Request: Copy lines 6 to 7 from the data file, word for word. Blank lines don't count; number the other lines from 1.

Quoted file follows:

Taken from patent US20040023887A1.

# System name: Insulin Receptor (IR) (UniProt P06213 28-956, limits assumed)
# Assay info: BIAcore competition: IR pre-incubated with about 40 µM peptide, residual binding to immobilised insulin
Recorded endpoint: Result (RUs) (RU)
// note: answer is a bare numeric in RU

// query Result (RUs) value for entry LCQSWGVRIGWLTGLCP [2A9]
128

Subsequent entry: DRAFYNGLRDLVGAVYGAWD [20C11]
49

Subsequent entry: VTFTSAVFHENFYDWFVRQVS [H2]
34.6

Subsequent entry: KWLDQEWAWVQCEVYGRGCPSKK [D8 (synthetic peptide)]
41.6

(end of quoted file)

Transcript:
// query Result (RUs) value for entry LCQSWGVRIGWLTGLCP [2A9]
128